German government: Windows 8 is a security risk

Internal documents from the German government reveal that their IT experts consider Windows 8 a security risk. They warn for security and espionage risks on Microsoft's latest operating system. According to the experts there's a backdoor in Windows 8 that can be used to spy on users or take over control remotely.


Their concern is mainly about the Trusted Computing functionality. This should help to protect the computer against e.g. viruses, provide better DRM and prevent cheating,  but is also controversial.

Critics argue that it limits users in their computer usage because what is allowed and what's not is controlled by large companies like Microsoft, HP Cisco or Intel. With the upcoming Trusted Computing 2.0 standard, that should become part of Windows in 2015 , it's possible that only Microsoft can decide what software is trusted and what not. It can also remotely make software untrusted and therefore unusable. And according to the German experts, because there is remote access possible, it could help security services to spy on users using the OS.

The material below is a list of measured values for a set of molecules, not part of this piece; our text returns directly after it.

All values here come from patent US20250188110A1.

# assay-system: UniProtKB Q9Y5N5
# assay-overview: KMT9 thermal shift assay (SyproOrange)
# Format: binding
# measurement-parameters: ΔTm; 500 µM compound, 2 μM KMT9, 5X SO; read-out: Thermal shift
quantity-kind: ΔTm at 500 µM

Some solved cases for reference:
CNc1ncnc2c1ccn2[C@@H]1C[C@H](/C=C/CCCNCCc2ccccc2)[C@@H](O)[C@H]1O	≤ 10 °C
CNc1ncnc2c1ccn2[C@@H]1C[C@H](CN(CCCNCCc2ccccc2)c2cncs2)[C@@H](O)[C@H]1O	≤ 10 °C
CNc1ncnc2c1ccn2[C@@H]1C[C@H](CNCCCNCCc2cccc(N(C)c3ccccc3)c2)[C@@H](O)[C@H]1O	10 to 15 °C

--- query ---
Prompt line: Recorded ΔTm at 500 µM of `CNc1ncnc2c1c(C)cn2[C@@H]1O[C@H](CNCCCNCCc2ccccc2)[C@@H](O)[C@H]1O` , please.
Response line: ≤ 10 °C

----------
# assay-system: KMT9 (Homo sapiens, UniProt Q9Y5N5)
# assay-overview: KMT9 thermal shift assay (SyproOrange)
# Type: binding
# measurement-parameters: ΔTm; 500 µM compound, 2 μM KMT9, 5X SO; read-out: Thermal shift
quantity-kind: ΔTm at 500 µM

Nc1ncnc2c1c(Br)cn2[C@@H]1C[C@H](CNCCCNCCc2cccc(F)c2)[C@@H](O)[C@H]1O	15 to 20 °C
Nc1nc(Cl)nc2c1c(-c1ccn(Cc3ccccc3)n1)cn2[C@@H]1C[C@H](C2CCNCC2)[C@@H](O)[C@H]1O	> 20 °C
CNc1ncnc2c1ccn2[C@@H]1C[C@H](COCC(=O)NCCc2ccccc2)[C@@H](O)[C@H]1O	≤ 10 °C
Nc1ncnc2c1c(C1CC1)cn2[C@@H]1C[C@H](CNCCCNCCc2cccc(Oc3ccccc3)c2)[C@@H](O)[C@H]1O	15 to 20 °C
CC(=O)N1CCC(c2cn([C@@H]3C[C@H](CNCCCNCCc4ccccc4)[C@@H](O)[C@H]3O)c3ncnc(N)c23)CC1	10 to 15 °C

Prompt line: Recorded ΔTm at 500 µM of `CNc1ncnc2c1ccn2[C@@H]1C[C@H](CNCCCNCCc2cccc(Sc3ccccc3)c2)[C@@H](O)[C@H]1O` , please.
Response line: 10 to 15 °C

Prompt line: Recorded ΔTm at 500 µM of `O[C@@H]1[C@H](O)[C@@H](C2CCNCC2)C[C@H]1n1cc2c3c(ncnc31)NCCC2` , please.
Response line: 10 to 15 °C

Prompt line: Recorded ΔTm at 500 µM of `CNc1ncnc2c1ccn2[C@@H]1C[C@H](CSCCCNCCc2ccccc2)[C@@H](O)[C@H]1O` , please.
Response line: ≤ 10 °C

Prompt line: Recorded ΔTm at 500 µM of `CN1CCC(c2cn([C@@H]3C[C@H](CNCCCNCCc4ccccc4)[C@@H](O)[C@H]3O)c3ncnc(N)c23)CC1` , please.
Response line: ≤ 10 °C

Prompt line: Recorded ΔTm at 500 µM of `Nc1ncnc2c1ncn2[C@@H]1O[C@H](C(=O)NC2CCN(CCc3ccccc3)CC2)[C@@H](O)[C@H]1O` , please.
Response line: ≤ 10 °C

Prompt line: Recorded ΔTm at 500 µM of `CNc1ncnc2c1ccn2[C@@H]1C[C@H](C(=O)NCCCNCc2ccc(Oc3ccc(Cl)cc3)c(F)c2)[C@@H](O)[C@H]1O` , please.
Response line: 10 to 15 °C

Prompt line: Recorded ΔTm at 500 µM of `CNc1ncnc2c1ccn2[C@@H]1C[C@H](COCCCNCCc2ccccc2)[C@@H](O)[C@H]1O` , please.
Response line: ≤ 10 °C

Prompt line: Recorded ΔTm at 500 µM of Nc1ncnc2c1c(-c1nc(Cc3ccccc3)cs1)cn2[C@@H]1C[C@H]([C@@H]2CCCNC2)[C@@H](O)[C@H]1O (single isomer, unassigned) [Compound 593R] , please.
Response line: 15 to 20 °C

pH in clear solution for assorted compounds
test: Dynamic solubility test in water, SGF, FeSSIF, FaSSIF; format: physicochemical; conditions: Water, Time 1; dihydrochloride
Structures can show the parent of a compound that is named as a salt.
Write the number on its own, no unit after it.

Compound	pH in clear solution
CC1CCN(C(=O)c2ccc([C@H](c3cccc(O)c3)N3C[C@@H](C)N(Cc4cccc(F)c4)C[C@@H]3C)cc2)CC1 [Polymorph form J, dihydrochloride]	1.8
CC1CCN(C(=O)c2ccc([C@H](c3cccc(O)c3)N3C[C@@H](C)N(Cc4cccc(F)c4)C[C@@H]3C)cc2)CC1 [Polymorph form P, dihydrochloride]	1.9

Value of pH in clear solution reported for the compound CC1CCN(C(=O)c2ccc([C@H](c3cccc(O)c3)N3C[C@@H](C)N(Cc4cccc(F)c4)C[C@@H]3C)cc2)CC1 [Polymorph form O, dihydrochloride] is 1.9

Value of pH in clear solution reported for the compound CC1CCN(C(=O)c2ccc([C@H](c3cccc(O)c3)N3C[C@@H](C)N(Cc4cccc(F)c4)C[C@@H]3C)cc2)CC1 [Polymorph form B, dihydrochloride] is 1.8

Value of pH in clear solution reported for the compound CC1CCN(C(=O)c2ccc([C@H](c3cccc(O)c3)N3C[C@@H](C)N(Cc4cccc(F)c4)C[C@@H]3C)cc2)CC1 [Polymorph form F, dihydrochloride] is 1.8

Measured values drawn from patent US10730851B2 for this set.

As the hardware is so secure it's also harder to see what's going on inside. That could make it possible for secret services to force manufacturers and developers of Trusted Computing chips and software to include backdoors. Countries as China and the United States would be likely candidates as the development and manufacturing of the software and chips is often done there.

Microsoft claims that it will be possible to avoid Trusted Computing 2.0 by purchasing computers that don't make use of the standard. But if manufacturers decide not to make these anymore, there is another option. The city of Munchen in Germany has switch from Windows to an open source operating system: Linux.

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